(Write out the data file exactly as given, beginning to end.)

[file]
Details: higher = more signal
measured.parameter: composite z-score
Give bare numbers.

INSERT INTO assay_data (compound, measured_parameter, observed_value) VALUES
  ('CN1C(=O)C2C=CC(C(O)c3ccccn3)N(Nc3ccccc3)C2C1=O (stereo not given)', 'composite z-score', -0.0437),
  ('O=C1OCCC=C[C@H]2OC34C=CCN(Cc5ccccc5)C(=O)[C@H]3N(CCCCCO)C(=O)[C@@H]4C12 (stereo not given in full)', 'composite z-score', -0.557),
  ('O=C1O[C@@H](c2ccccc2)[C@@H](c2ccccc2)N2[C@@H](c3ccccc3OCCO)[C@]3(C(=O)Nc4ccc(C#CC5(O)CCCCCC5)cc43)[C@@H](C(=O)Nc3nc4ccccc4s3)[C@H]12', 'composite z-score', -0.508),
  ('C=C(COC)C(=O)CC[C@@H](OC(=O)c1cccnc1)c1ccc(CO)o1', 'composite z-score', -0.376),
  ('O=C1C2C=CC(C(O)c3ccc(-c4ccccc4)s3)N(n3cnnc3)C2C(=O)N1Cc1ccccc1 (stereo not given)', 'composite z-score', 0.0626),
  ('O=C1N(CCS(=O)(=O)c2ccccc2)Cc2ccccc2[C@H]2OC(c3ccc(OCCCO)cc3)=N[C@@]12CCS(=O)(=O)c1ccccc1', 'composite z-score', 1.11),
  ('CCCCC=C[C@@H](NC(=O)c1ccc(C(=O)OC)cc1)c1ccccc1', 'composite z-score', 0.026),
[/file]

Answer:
Details: higher = more signal
measured.parameter: composite z-score
Give bare numbers.

INSERT INTO assay_data (compound, measured_parameter, observed_value) VALUES
  ('CN1C(=O)C2C=CC(C(O)c3ccccn3)N(Nc3ccccc3)C2C1=O (stereo not given)', 'composite z-score', -0.0437),
  ('O=C1OCCC=C[C@H]2OC34C=CCN(Cc5ccccc5)C(=O)[C@H]3N(CCCCCO)C(=O)[C@@H]4C12 (stereo not given in full)', 'composite z-score', -0.557),
  ('O=C1O[C@@H](c2ccccc2)[C@@H](c2ccccc2)N2[C@@H](c3ccccc3OCCO)[C@]3(C(=O)Nc4ccc(C#CC5(O)CCCCCC5)cc43)[C@@H](C(=O)Nc3nc4ccccc4s3)[C@H]12', 'composite z-score', -0.508),
  ('C=C(COC)C(=O)CC[C@@H](OC(=O)c1cccnc1)c1ccc(CO)o1', 'composite z-score', -0.376),
  ('O=C1C2C=CC(C(O)c3ccc(-c4ccccc4)s3)N(n3cnnc3)C2C(=O)N1Cc1ccccc1 (stereo not given)', 'composite z-score', 0.0626),
  ('O=C1N(CCS(=O)(=O)c2ccccc2)Cc2ccccc2[C@H]2OC(c3ccc(OCCCO)cc3)=N[C@@]12CCS(=O)(=O)c1ccccc1', 'composite z-score', 1.11),
  ('CCCCC=C[C@@H](NC(=O)c1ccc(C(=O)OC)cc1)c1ccccc1', 'composite z-score', 0.026),